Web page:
CETIM is part of the Global Campaign to Reclaim Peoples Sovereignty, Dismantle Corporate Power and Stop Impunity. The Campaign expresses its deepest concern at the arrest of Julian Assange on April 11, 2019, at the Embassy of Ecuador in London. It calls on the UK government to demand his freedom and non-extradition to the United States.
On the day of his arrest, Julian Assange was subjected to a summary trial in which a British court found him guilty of violating probation, a sentence that could amount to 12 months in prison. The UN Special Rapporteur on extrajudicial, summary or arbitrary executions, Agnes Callamard, has described the detention as arbitrary, stressing that if he is extradited to the United States, not only is he exposed to serious human rights violations, but possibly his own life will be in danger. Amnesty International has called on the British government not to extradite Assange to the United States because he could face conditions that would expose him to torture. According to the American Civil Liberties Union (ACLU), the prosecution of Assange in that country would be unconstitutional and would set a dangerous precedent for media and other news and information platforms globally that publishes vital classified information. As a global network of more than 200 movements, trade unions, social organizations and communities affected by corporate human rights violations, we recognize the great value of the work done by WikiLeaks.
That the surrender of Julian Assange to the government of the United Kingdom by the government of Ecuador implies a violation of its human rights obligations enshrined in international law.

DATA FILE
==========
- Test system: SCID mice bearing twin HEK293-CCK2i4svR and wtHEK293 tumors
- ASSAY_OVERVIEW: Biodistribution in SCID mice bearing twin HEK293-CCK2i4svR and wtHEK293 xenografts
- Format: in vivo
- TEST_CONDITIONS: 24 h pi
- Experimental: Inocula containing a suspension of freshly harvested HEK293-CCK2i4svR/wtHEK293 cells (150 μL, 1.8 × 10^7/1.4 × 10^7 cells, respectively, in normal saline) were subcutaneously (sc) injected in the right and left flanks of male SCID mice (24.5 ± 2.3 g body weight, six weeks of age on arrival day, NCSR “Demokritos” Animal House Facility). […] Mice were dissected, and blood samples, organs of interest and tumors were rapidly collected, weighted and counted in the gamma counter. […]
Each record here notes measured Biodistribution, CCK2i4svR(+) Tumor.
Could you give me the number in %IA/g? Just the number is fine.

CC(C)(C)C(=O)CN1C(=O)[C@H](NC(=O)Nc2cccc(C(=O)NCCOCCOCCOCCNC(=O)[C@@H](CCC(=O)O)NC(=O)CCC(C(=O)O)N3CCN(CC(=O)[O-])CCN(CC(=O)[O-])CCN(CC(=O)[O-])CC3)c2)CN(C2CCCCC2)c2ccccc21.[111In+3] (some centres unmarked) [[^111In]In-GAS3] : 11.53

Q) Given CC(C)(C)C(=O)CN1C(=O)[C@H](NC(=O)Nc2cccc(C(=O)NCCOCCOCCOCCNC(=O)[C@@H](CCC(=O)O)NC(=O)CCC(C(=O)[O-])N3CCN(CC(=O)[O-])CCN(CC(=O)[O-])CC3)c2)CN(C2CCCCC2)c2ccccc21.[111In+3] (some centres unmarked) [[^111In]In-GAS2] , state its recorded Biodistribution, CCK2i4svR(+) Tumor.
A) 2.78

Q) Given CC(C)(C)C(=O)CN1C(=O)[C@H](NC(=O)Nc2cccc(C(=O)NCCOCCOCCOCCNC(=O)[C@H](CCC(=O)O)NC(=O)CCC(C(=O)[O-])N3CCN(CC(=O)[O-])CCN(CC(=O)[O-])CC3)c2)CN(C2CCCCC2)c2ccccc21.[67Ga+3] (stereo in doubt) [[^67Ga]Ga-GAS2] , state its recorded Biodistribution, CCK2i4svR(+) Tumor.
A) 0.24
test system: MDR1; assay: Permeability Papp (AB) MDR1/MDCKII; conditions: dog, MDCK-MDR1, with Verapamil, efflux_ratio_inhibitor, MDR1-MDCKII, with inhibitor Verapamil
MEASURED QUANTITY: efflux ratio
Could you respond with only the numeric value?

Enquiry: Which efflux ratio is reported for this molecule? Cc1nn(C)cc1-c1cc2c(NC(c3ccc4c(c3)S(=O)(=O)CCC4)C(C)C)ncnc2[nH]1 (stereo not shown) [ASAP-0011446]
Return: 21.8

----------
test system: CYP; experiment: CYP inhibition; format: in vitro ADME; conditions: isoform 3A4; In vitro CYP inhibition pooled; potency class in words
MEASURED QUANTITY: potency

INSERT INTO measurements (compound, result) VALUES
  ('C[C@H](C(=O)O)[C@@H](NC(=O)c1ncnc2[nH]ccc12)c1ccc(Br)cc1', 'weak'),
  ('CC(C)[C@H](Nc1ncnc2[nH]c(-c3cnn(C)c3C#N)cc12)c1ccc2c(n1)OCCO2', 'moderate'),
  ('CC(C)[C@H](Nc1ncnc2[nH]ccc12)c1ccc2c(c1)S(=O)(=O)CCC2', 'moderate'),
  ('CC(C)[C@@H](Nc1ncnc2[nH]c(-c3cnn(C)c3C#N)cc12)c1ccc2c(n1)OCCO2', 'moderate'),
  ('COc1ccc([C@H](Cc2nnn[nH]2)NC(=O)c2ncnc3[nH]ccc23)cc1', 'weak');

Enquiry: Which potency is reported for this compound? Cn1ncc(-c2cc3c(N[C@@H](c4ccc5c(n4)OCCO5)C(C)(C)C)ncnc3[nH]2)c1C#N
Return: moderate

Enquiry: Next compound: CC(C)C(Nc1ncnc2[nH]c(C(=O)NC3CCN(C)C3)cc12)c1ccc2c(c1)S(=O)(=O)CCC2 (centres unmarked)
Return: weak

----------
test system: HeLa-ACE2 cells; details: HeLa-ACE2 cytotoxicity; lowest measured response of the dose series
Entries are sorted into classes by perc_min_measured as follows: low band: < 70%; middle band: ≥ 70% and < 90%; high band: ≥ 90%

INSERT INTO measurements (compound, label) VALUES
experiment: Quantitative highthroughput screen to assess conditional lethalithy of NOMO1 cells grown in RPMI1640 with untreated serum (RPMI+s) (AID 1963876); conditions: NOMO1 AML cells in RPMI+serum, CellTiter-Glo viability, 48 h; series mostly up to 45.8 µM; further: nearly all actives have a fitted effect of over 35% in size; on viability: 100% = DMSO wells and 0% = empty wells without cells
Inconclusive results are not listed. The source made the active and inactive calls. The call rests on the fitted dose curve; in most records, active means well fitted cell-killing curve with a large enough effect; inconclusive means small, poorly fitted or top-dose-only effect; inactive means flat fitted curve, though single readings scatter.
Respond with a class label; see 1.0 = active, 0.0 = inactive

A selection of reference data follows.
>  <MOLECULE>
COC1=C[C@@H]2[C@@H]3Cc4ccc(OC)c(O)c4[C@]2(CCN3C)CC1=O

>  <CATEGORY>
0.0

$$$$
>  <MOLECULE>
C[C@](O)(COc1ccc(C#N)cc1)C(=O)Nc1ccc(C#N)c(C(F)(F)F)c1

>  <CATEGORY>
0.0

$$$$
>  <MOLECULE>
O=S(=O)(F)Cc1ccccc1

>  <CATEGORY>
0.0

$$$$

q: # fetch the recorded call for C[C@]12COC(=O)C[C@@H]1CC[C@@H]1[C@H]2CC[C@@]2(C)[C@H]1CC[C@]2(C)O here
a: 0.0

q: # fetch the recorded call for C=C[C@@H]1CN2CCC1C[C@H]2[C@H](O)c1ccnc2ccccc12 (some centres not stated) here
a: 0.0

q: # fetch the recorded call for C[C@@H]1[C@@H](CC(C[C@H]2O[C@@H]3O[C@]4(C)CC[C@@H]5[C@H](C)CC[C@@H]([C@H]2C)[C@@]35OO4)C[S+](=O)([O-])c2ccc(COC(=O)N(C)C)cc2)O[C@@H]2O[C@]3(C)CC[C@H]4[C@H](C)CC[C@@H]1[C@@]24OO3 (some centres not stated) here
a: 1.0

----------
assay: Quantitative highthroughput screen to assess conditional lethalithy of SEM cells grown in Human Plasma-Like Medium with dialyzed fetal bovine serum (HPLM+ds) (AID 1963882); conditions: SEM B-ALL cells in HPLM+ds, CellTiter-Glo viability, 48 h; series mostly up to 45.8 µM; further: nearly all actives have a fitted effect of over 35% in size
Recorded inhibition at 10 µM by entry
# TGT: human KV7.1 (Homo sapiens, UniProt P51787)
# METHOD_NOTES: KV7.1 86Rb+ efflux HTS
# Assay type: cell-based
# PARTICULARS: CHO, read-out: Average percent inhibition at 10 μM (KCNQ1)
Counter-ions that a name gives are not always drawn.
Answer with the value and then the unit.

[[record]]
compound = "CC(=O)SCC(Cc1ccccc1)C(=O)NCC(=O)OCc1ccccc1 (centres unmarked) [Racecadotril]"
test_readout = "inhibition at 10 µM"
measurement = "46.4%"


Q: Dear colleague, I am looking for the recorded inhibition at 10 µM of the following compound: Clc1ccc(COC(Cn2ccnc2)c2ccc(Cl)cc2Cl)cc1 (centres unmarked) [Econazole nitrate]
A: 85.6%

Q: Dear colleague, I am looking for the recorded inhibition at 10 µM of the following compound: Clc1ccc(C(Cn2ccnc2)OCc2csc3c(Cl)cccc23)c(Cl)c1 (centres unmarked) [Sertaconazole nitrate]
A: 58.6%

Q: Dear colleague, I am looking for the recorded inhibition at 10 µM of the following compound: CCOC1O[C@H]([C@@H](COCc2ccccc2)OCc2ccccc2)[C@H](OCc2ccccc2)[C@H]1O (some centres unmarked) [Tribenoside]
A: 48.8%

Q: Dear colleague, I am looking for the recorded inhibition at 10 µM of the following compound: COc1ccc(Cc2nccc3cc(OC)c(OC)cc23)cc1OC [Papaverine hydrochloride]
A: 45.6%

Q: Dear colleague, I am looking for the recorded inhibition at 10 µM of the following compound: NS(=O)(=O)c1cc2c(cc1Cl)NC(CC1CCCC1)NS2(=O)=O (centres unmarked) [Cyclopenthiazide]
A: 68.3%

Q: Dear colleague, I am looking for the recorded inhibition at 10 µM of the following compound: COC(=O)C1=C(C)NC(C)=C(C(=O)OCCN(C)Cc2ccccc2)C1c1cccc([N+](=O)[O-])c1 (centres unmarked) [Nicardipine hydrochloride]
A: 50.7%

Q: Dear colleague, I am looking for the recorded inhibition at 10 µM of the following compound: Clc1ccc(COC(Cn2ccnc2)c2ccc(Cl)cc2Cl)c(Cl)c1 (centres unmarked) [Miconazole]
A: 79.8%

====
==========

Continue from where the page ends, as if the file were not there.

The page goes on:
It also violates Opinion OC-25/2019 of the Inter-American Court of Human Rights and the Resolution MC-54-19 of the IACHR of March 2019, which obliges Ecuador “not to deport, return, expel, extradite or otherwise remove” Assange from the embassy.
That the reasons which have been alleged by the Government of Ecuador to justify the return of Julian Assange – such as the failure to comply with the measures of the protocol of cohabitation – if they were true, are not established in any international norm, so that the expulsion and termination of special protection is an arbitrary measure, not protected by the principle of sovereignty.
That the withdrawal of the asylum status of Julian Assange and the alleged withdrawal of his Ecuadorian nationality by the State of Ecuador subject him to a situation of special lack of protection of his fundamental rights, responding publicly and notoriously to a political strategy of complacency of Ecuador towards the United States. The rapprochement between the two countries is evident, for example, in the Chevron case, in which the government of Ecuador seems to have accepted the content of the award issued by The Hague Arbitration Court in August 2018, which implies turning our backs on the thousands of people affected and maintaining the impunity of the company. This award is unconstitutional and inapplicable in Ecuador.
That all of the above constitutes a flagrant violation of Julian Assange’s fundamental rights by endangering the guarantee and protection of his rights to life, physical and mental integrity, freedom of expression and information, and due process.
None of the circumstances that motivated the recognition of Assange’s asylum status has changed and, as the lawyer coordinating his defence, Baltasar Garzón, pointed out, “the threat against Julian Assange for political reasons” and the “persecution from the USA” is “more valid than ever”.
Hours after Assange arrest, Ecuador detained digital privacy and open source expert Ola Bini, accused of “destabilizing” the Ecuadorian government. It is clear that the arrests are a measure of punishment for those who denounce corruption and abuses of power, and set a dangerous precedent against the right to information and freedom of expression, fundamental to the functioning of any democracy. In this sense, the information professionals reporting about the case should take this in account. In that regard, the UN Special Rapporteur on Freedom of Expression, David Kaye, has recently stated that “persecuting Assange is dangerously problematic from the perspective of press freedom”.
– To the UK Government: to release Assange and never, under any circumstances, allow the extradition of Mr. Julian Assange to the United States.
– To the Ecuadorian government: to immediately release Ola Bini.